. The'polymeric materials which are useful in my invention result from the polymerizing of at least 6 units of the monomers employed in their preparation and, as a general rule, comprise at least 12 and up to or even more. The criterion of the usefulness of the polymeric materials is that they contain sufficient carboxyl to render those materials soluble in the presence of alkali but insoluble under acidic conditions. In the case of those copolymers in which methacrylic acid is copolymerized with other monomers, such as butyl methacrylate, methyl methacrylate, styrene, or the like, a minimum carboxyl content of at least 14 or 15% is desirable. With resins of the styren-e-maleic anhydride type, a
minimum carboxyl content of 25% is required. With resins of the phenoxy acetic acid-formaldehyde type 15% of carboxyl is the minimum desired as is also true of the salicylic acid-formaldehyde type resins. With polyvinyl phthalates or succinates the minimum carboxyl content should be at least 25%. In the case of cellulose which has been oxidized with N02 a minimum carboxyl content determined by the uronic acid method of at least 12% is desirable. With alkyd resins a minimum carboxyl content of at least 12% is desired. It is to be understood that all of these carboxyl contents are by weight.
It is to be understood that the preparation of silver-halide dispersions and emulsions are carried out under darkened conditions so that the photographic products prepared therefrom retain their sensitiveness until exposed in actual use.
1. A method of preparing acid coagulable silver-halide dispersions of low water soluble salt content which comprises preparing silver-halide in an aqueous solution of a silver-halide dispersing agent, mixing therewith /3-1 part of an alkali-soluble, acid-insoluble organic resin containing carboxyl groups, per part of silver-halide dispersing agent, adding acid to reduce the pH to 4-5.5 whereby grains of silver-halide enveloped by the dispersing agent and the resin form, separating the liquid therefrom, andredispersing in water at a pH above 6.5
2. A method of preparing acid coagulable silver-halide dispersions of low water soluble salt content which comprises preparing silver-halide in an aqueous solution of gelatin, mixing therewith 1 part of phenoxyacetic acid-formaldehyde resin in the form of its alkali metal salt, per part of gelatin, adding aqueous acetic acid to reduce the pH to 4-5.5 whereby coagulation of the gelatin-resin-silver-halide system occurs, allowing the grains so formed to settle and removing the liquid therefrom, and then redispersing the silver-halide grains in an aqueous liquid having a pH of 6.5.
3. A method of preparing washed silver-halide emulsions which comprises preparing silverhalide in an aqueous solution of a silver-halide dispersing agent, mixing therewith /;;-1 part of an alkali-soluble, acid-insoluble organic resin containing carboxyl groups, per part of dispersing agent, reducing the pH to 4-5.5 whereby grains of silver-halide enveloped by the dispersing agent and the resin are obtained, allowing the grains to settle and decanting the liquid therefrom and then dispersing the silver-halide grains in an aqueous solution of a protective colloid whereby a silver-halide photographic emulsion substantially free of water soluble salts is obtained.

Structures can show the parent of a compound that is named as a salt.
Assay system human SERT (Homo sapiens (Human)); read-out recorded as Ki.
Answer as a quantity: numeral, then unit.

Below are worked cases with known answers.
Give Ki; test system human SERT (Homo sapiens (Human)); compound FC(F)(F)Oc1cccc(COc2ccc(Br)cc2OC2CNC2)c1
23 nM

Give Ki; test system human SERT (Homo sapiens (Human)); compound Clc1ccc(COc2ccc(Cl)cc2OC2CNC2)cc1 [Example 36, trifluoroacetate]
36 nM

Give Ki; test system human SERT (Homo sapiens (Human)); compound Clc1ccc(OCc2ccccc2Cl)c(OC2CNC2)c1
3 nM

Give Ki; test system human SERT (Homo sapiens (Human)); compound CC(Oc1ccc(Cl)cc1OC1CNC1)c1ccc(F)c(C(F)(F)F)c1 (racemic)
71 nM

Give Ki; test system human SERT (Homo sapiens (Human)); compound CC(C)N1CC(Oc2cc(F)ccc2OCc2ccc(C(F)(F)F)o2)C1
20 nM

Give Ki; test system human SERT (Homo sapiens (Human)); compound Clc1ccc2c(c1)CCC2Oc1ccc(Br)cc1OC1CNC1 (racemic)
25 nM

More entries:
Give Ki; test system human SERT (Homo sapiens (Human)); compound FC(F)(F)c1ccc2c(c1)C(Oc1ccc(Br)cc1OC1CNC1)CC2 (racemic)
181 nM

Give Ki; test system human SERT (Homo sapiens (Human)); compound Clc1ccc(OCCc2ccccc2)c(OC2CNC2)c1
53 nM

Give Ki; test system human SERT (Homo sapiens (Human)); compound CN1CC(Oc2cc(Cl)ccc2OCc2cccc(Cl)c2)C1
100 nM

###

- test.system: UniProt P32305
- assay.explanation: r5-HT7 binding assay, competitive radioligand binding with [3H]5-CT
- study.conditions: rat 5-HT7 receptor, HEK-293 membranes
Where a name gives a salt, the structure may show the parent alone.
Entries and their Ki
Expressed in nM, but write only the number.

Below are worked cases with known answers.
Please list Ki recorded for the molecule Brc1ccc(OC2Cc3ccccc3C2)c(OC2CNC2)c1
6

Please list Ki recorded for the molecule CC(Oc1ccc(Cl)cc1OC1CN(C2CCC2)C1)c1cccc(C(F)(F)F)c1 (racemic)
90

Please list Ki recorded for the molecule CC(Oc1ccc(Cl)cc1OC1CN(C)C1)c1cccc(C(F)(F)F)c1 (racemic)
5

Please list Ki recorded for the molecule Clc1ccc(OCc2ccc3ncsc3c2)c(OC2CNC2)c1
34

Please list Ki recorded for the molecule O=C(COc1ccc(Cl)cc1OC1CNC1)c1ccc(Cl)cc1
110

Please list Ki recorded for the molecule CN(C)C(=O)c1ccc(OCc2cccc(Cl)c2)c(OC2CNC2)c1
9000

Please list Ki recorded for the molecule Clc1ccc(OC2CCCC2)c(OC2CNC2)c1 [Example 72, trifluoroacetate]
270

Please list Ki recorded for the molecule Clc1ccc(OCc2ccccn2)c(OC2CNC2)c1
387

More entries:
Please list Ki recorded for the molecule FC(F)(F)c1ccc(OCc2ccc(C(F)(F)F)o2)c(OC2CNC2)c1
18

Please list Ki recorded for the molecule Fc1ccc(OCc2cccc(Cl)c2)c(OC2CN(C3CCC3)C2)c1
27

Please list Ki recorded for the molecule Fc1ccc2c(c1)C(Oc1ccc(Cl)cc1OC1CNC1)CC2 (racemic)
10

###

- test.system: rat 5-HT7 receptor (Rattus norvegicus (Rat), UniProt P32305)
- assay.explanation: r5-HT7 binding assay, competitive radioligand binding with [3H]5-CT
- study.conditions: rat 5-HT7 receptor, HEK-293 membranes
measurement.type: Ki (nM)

4. A method of preparing acid coagulable silver halide dispersions of low water soluble salt content which comprises preparing silver halide in an aqueous solution of gelatin, mixing therewith -l part of salicylic acid-formaldehyde resin in the form of its alkali metal salt per part of gelatin, adding acid to reduce the pH to 4-5.5 whereby coagulation of the gelatin-resin-silver halide system occurs, allowing the grains so formed to settle, and removing the liquid therefrom and then redispersing the silver halide 8 grains in an aqueous liquid having a pH of at least 6.5.
5. A method of preparing acid coagulable silver halide dispersions of low water soluble salt content which comprises preparing silver halide in an aqueous solution of gelatin, mixing therewith /;;-1 part of glycerol-phthalic anhydride resin in the form of its alkali metal salt per part of gelatin, adding acid to reduce the pH to 4-5.5 whereby coagulation of the gelatin-resin-silver halide system occurs allowing the grains so formed to settle, and removing the liquid therefrom and then redispersing the silver halide grains in an aqueous liquid having a pH of at least 6.5.
EDWARD C. YACKEL.
REFERENCES CITED The following references are of record in the file of this patent:
UNITED STATES PATENTS Number Name Date 2,006,002 Schneider June 25, 1935 2,127,621 Staud et a1 Aug. 23, 1938 2,269,158 Martinez Jan. 6, 1942 2,276,322 Lowe Mar. 17, 1942 2,279,406 Leermakers Apr. 14, 1942 2,284,877 Martinez June 2, 1942 2,369,469 Knott Feb. 13, 1945 FOREIGN PATENTS Number Country Date 544,135 Great Britain l Mar. 30, 1942